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Court: Being drunk not a crime

Court: Being drunk not a crime

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SALT LAKE CITY (AP) -- The Utah Supreme Court ruled Friday that someone can't be charged with public intoxication simply for being drunk.

The court clarified that the drunk person must pose a threat to himself or others to be legally intoxicated and that bartenders and servers can't be punished for over-serving someone unless that threshold is met. In effect, the court said being drunk doesn't innately mean someone poses a risk of endangering himself or others.

The ruling eliminates widespread discretion from law enforcement officers in determining who can be charged for being intoxicated, and "does not encourage arbitrary and erratic arrests."

In Due South Inc. v. Department of Alcoholic Beverage Control, the court ruled authorities can't speculate that someone would pose a danger just because he exhibits signs of being drunk. Due South is the corporate parent of the private club Southern X-posure.

"It has to be behavior over and above those more simple signs of intoxification," said David Eckersley, an attorney for the club.

The case the court ruled on revolved around a set of liquor violations for which Southern X-posure was cited. Among the alleged violations of state liquor law were charges that police officers had seen customers who were allowed to become intoxicated at the club or who served alcohol while intoxicated.

Attorneys for the Murray club said Utah's law defining intoxication was too vague. The court disagreed, ruling that existing law is perfectly clear "as evidenced by the plain language of the statute."

The statute says someone is intoxicated when "under the influence of alcohol ... to a degree that the person may endanger himself or another, in a public place or in a private place where he unreasonably disturbs other persons."

"It's (now) a reasonable probability that behavior will take place as opposed to suspicion," Eckersley said. "It sets the standard."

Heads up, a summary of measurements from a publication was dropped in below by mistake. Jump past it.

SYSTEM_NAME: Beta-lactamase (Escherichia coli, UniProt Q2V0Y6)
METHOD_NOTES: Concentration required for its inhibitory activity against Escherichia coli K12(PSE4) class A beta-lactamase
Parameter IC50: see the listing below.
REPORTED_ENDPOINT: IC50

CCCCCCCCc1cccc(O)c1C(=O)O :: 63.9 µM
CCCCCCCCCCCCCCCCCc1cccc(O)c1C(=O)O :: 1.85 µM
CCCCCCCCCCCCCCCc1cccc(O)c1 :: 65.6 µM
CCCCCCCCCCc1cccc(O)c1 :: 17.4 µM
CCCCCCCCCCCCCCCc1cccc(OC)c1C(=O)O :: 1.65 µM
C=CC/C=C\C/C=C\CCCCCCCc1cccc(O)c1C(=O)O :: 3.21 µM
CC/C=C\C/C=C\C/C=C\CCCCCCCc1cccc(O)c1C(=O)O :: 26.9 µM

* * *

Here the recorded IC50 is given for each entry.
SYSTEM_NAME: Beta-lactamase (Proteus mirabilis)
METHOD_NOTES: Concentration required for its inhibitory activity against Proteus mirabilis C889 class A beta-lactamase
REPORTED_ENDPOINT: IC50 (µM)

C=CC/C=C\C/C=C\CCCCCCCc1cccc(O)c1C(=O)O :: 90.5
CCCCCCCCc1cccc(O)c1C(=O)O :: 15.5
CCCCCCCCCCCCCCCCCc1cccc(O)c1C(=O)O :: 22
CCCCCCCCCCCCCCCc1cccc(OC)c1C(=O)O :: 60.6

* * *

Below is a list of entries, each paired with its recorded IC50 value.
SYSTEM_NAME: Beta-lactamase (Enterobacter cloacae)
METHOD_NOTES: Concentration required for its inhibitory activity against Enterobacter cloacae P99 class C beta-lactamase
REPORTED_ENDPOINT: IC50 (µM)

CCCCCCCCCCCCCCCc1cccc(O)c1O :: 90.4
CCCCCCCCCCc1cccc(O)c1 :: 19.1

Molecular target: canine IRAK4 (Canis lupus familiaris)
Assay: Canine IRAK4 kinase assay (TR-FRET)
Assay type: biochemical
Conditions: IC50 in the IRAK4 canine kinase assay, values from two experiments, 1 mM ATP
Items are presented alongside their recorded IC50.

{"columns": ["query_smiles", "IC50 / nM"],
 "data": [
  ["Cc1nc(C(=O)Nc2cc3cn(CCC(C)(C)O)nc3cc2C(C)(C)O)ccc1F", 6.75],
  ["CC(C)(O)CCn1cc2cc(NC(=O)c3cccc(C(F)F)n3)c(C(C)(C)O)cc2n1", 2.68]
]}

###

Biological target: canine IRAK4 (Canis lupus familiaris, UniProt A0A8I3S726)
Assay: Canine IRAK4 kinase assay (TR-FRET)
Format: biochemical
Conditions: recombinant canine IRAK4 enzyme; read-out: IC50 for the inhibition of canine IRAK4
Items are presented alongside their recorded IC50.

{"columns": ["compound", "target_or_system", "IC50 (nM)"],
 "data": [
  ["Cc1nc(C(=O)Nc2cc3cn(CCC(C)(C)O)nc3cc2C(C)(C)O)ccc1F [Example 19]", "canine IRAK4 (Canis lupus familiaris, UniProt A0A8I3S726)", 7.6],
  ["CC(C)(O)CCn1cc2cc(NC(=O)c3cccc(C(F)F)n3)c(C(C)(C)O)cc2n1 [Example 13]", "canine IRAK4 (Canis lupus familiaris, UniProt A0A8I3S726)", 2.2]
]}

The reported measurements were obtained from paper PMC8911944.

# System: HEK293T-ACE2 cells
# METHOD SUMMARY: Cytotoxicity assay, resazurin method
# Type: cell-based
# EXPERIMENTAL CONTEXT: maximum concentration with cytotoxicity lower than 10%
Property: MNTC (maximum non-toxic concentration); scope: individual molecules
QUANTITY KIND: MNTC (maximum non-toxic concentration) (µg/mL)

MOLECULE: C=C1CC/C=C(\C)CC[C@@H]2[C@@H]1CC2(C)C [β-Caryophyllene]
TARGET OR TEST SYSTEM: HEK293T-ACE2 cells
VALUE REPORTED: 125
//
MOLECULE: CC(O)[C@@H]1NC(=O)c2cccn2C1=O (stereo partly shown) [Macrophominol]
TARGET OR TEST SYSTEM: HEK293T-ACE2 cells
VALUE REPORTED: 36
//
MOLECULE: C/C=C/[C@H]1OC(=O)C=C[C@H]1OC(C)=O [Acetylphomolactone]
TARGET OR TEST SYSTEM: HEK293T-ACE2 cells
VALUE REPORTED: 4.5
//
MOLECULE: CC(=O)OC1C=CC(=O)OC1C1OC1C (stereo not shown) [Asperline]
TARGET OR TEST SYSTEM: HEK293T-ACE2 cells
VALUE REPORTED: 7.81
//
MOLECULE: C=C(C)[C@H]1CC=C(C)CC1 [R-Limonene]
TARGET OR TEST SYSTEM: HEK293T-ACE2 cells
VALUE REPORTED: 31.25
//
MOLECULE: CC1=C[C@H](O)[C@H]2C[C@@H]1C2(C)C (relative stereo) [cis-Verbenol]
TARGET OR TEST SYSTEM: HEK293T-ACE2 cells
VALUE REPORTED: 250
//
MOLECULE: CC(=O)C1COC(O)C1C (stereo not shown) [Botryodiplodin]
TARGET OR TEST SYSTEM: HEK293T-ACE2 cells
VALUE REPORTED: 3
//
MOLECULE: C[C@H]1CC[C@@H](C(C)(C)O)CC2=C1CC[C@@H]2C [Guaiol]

In the Southern X-posure case, officers said there was a possibility that a drunken customer would endanger himself by stumbling, falling or bumping into another customer and that there was a likelihood of the customer endangering others if he were to drive.

"We hold that in order to satisfy the may endanger element of the public intoxication statute, an officer must be able to articulate objective facts indicating a reasonable likelihood of endangerment based on the particular circumstances," the court wrote.

That means someone can't be charged with public intoxication on the off chance he or she might drive a vehicle under the influence of alcohol.

"Had the Legislature intended for the public intoxication standard and the DUI standard to be equivalent, it would have defined "intoxication" ... by referring to the DUI statute, not to the public intoxication statute. By referring to the public intoxication statute rather than the DUI statute, the Legislature evinced an intent to require both intoxication and endangerment for a violation."

Instead, the court says proof of a reasonable likelihood of endangerment must be based on individual circumstances.

In its ruling, the court provided several examples from Texas law as to what kind of drunken behavior constitutes endangerment.

"The proof of potential danger requirement has been met in cases where the individual was walking down the middle of a street, buying tire chains and indicating an intent to drive, arguing in the middle of the street and resisting arrest, and sleeping in a car in front of a lounge, presenting the likelihood that the individual would wake up and drive home," the court said.

"But it was not met where the individual was in a private driveway leaning on the back of a vehicle."

A message left with the Utah attorney general's office, which defended the DABC, was not immediately returned Friday.

(Copyright 2008 by The Associated Press. All Rights Reserved.)

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